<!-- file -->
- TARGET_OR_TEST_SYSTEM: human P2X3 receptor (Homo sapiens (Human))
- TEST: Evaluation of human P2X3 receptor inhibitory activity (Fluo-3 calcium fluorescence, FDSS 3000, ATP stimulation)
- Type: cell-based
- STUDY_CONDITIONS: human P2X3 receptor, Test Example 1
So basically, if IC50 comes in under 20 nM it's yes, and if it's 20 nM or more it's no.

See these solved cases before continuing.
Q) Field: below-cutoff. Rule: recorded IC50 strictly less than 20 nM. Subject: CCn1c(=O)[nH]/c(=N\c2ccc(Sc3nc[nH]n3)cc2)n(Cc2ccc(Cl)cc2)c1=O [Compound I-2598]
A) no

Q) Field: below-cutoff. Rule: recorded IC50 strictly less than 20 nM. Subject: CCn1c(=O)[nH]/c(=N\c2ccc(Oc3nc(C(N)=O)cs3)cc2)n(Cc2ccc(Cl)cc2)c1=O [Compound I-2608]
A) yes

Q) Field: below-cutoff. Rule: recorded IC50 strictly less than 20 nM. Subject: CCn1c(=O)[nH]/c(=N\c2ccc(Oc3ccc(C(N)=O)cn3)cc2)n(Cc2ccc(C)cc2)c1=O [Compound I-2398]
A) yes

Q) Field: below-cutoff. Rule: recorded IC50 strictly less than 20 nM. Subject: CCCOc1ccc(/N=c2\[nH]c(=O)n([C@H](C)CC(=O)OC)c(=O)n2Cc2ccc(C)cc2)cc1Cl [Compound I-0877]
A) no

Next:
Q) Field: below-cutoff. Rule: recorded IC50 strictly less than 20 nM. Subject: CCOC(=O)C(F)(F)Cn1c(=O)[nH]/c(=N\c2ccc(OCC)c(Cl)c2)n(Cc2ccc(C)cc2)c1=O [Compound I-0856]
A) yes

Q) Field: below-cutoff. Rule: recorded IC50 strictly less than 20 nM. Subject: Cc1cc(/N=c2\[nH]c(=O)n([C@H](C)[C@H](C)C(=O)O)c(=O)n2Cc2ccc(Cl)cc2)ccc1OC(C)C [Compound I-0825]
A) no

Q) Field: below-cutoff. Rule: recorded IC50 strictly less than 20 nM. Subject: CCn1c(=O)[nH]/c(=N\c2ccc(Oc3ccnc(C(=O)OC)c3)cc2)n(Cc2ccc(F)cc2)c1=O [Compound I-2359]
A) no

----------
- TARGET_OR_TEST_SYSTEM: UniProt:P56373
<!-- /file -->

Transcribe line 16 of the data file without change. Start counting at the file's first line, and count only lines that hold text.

Q) Field: below-cutoff. Rule: recorded IC50 strictly less than 20 nM. Subject: CCOC(=O)C(F)(F)Cn1c(=O)[nH]/c(=N\c2ccc(OCC)c(Cl)c2)n(Cc2ccc(C)cc2)c1=O [Compound I-0856]